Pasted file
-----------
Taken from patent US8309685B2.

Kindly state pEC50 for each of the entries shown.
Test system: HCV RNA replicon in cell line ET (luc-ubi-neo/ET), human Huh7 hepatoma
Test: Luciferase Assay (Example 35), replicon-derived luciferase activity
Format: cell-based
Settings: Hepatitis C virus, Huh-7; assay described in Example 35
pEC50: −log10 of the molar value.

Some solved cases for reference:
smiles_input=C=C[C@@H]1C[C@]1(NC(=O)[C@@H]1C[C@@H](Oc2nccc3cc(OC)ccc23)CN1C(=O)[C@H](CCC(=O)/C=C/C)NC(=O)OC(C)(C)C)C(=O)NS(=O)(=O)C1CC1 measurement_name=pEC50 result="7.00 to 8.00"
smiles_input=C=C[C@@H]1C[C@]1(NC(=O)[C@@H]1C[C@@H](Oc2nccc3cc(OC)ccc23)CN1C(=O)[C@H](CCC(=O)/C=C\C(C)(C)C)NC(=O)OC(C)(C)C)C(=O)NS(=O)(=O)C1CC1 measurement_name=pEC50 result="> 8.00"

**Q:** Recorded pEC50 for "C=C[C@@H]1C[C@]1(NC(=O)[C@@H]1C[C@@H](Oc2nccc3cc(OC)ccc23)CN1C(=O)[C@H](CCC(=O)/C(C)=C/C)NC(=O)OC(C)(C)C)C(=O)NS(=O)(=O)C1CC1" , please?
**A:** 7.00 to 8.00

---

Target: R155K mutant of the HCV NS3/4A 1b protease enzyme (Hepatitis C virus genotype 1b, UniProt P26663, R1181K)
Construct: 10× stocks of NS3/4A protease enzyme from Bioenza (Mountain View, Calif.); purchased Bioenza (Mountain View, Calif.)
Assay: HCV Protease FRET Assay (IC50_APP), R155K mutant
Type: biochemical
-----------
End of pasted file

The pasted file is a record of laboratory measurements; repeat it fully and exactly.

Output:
Taken from patent US8309685B2.

Kindly state pEC50 for each of the entries shown.
Test system: HCV RNA replicon in cell line ET (luc-ubi-neo/ET), human Huh7 hepatoma
Test: Luciferase Assay (Example 35), replicon-derived luciferase activity
Format: cell-based
Settings: Hepatitis C virus, Huh-7; assay described in Example 35
pEC50: −log10 of the molar value.

Some solved cases for reference:
smiles_input=C=C[C@@H]1C[C@]1(NC(=O)[C@@H]1C[C@@H](Oc2nccc3cc(OC)ccc23)CN1C(=O)[C@H](CCC(=O)/C=C/C)NC(=O)OC(C)(C)C)C(=O)NS(=O)(=O)C1CC1 measurement_name=pEC50 result="7.00 to 8.00"
smiles_input=C=C[C@@H]1C[C@]1(NC(=O)[C@@H]1C[C@@H](Oc2nccc3cc(OC)ccc23)CN1C(=O)[C@H](CCC(=O)/C=C\C(C)(C)C)NC(=O)OC(C)(C)C)C(=O)NS(=O)(=O)C1CC1 measurement_name=pEC50 result="> 8.00"

**Q:** Recorded pEC50 for "C=C[C@@H]1C[C@]1(NC(=O)[C@@H]1C[C@@H](Oc2nccc3cc(OC)ccc23)CN1C(=O)[C@H](CCC(=O)/C(C)=C/C)NC(=O)OC(C)(C)C)C(=O)NS(=O)(=O)C1CC1" , please?
**A:** 7.00 to 8.00

---

Target: R155K mutant of the HCV NS3/4A 1b protease enzyme (Hepatitis C virus genotype 1b, UniProt P26663, R1181K)
Construct: 10× stocks of NS3/4A protease enzyme from Bioenza (Mountain View, Calif.); purchased Bioenza (Mountain View, Calif.)
Assay: HCV Protease FRET Assay (IC50_APP), R155K mutant
Type: biochemical